COVID-19 is first and foremost a human crisis, requiring companies to protect their people. Amid this human impact, companies are also coming to terms with the impact of the pandemic on their businesses, in particular small and medium size enterprises.
The pandemic will be hitting small businesses the hardest. The Canadian Federation of Independent Business (CFIB) reported that 42% of surveyed SMEs depend solely on face-to-face contact for the majority of sales.
COVID-19 might be the game changer that pushes us all into the digital revolution, digitizing services, and forcing us to shift to digital business models.
Although there are many more pressing issues, such as ensuring elderly parents are safe or balancing home schooling, while managing a business and a remote team (I am in the thick of all those things), challenging times also present opportunities.
Here are some concrete strategies to engage your customers via digital channels and potentially create new revenue...
Five short years ago, if you were to ask organizational leaders to define their digital strategy, the answer would either pertain to their digital marketing efforts or be synonymous with IT. Today, “digital” refers to a more all-encompassing approach, impacting technology choices, customer experience, organizational culture, leadership styles and of course business models. It’s no wonder organizations are struggling to define their digital strategy.
The latest PwC Digital IQ report suggests that in order to keep up with Canada’s growing commitment to innovation, Canadian executives must gain a better understanding of what it means “to be digital”. While 47% of Canadian leaders see “digital” as a holistic strategy, covering technology and innovation related activities as well as cultural and mindset shifts, 30% of them see it mainly as a customer facing activity.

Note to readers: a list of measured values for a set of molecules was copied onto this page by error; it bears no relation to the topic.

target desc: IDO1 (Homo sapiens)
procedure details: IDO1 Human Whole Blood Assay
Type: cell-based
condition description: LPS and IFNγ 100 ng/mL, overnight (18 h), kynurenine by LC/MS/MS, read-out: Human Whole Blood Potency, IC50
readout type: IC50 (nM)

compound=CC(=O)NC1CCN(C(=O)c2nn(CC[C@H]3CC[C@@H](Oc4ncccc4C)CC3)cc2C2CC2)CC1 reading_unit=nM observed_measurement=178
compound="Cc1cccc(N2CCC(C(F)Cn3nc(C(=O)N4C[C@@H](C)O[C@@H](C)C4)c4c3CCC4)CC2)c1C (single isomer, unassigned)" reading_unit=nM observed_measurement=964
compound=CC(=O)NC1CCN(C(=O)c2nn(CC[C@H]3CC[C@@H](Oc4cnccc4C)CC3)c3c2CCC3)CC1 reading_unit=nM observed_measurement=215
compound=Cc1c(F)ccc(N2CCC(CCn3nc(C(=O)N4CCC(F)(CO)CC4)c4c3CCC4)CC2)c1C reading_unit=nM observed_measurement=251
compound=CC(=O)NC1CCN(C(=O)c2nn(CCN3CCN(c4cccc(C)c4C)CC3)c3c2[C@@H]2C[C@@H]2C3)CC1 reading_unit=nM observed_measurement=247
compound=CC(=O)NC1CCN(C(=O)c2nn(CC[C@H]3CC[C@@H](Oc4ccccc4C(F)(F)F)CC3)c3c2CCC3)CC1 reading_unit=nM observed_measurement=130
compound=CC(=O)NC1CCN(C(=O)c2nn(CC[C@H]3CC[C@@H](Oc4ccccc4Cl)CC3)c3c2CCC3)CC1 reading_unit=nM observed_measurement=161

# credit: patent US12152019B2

Therein lies the shift. Organizations are still grappling on how to...
Do you receive emails from organizations you follow or from brands you’ve recently bought from that are not at all relevant to your interests? Do they promote products you would never buy or tickets to events that are nowhere near your city? I certainly do.
Understanding ones customers (or members, donors and stakeholders) takes time and effort, but it’s critical to building and nurturing long term relationships and driving greater levels of loyalty.
The key is to strategically leverage the large amount of information being provided on a real time basis, such as email subscriptions, surveys, purchase behaviours, channel preferences, location and age to name a few. Most organizations have a plethora of customer data but it is disparate, fragmented and found in several different systems (e.g. point of sale, email marketing software, mobile applications, survey tools, and so on).
Centralizing this data and getting a global view of it, either in a consumer management...
A doctor, a lawyer and a cop walk into a bar… This classic joke opener is a sure bet because it offers up three different “types” of people that we are likely to recognize or will be able relate to. You could call these characters personas.
In working with marketing, BI and sales teams over the years, I've noticed a regular misuse of the terms segments and personas. Although often used in complementary ways, they are not one and the same. Here’s how I would differentiate:
The purpose of market segmentation is to identify groups of customers (or potential customers) within a market. Markets tend to be geographical or a particular industry vertical. Once identified, these groups are referred to as segments and allows the organizations to then target particular products, services or marketing messages to those segments over time.
Customer segments are created primarily to be...